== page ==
budget friendly sustainable swaps
budget friendly sustainable swaps

Budget Friendly Sustainable Swaps

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Save more, spend smarter, and make your money go further

When you’re on a tight budget, trying to be more environmentally conscious can be difficult. The cheapest items tend to be the least eco-friendly, and there’s no denying that adopting a more sustainable lifestyle requires a certain level of financial sacrifice.

But no matter what your financial situation is, there are likely more than a few ways you can reduce your carbon footprint without blowing your budget. Let’s look at a few of the best options.

Best Budget-Friendly Sustainable Swaps

Here are some simple and affordable ways to be more eco-friendly without busting your budget:

Reusable towels

While buying paper towels isn’t a huge expense, it can be a significant source of environmental waste. Plus, there are plenty of free or low-cost ways to replace paper towels.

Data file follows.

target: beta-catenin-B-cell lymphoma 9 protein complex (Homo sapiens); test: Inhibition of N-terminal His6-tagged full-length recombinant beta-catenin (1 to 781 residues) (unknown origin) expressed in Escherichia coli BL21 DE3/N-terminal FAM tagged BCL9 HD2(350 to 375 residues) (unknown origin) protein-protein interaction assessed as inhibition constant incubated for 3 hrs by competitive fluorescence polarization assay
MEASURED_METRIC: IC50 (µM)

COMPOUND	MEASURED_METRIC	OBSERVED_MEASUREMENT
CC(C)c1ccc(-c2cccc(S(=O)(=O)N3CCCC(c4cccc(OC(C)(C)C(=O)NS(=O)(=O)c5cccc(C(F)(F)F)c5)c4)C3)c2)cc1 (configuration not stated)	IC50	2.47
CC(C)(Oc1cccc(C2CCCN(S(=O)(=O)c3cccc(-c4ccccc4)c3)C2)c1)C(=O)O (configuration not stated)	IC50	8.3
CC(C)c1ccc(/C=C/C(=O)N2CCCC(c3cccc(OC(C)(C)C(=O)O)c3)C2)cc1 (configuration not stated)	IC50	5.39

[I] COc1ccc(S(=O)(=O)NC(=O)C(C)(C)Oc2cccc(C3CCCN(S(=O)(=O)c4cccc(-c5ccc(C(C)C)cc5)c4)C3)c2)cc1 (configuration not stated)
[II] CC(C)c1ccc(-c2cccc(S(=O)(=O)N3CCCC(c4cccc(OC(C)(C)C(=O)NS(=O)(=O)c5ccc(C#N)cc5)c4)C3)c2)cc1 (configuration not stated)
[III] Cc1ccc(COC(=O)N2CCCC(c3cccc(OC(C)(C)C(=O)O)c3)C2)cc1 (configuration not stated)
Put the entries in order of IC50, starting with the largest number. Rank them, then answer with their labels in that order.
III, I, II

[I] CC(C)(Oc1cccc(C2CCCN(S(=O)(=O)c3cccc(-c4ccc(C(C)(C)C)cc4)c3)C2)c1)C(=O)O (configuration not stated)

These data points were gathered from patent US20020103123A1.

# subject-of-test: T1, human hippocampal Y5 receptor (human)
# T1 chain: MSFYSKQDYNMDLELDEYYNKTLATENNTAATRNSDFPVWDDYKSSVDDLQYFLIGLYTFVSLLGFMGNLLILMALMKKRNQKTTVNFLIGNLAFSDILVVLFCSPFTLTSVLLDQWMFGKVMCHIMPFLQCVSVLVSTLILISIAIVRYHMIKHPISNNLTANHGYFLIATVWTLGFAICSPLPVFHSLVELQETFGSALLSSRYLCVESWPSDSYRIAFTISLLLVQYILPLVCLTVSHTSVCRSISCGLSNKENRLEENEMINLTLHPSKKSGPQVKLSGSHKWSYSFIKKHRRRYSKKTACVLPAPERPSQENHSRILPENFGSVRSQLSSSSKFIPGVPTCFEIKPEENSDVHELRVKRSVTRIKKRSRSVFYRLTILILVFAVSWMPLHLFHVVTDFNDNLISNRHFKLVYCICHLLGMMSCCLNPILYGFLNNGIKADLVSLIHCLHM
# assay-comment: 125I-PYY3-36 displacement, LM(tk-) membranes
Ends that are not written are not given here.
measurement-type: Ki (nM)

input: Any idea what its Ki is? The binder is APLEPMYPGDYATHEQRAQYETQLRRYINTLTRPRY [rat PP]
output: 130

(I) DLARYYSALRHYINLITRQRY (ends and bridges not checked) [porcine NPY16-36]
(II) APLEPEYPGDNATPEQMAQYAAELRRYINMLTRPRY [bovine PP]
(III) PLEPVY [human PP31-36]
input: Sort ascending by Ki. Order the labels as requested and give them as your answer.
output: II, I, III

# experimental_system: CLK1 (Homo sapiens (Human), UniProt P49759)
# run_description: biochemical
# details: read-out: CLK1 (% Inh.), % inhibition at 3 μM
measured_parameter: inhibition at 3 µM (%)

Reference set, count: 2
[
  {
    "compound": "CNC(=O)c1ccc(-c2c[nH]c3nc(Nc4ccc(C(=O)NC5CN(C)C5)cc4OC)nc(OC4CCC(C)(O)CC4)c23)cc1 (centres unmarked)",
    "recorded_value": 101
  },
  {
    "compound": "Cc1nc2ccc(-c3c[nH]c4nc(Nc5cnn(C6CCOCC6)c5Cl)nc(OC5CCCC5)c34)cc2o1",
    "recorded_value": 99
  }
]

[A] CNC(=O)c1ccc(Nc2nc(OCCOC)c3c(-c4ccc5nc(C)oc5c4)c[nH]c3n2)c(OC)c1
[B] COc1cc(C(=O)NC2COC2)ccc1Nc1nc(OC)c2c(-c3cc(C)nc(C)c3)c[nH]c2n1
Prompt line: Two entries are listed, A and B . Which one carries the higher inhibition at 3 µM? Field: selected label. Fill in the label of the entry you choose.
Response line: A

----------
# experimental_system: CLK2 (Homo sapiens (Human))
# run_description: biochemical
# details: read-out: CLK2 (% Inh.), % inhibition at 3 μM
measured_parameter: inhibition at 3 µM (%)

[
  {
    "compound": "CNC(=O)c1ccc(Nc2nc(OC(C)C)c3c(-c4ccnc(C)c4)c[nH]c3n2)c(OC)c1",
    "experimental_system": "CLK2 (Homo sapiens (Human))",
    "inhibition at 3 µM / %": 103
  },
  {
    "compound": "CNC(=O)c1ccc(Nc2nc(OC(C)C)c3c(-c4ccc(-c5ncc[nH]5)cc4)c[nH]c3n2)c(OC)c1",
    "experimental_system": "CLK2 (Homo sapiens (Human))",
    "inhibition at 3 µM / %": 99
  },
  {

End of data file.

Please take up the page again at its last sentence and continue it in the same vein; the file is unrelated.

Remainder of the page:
If you already have plenty of extra towels, you can cut them up into smaller sizes and use those to wipe down your counters. You can also buy a pack of bar towels or shop rags to use instead. Just wash them with your regular laundry.

Silicone bags

Disposable plastic bags are convenient and fairly cheap, but they’re terrible for the environment. Instead of using plastic bags, buy silicone bags that you can wash and reuse many times over.

Stasher bags have become popular for their adorable pastel palette, but these Homelux bags are also a great value. The initial cost will be higher than plastic bags, but you’ll save money over the long run.

Silicone bags come in a variety of sizes so you can use them for sandwiches and snacks. If you meal prep regularly, silicone bags can be especially useful. 

Reusable coffee pods

Keurig cups are notoriously bad for the environment – and expensive too, at 75 cents a pod. Instead of using disposable K-pods, buy a reusable pod that you can fill with regular ground coffee. 

Bidet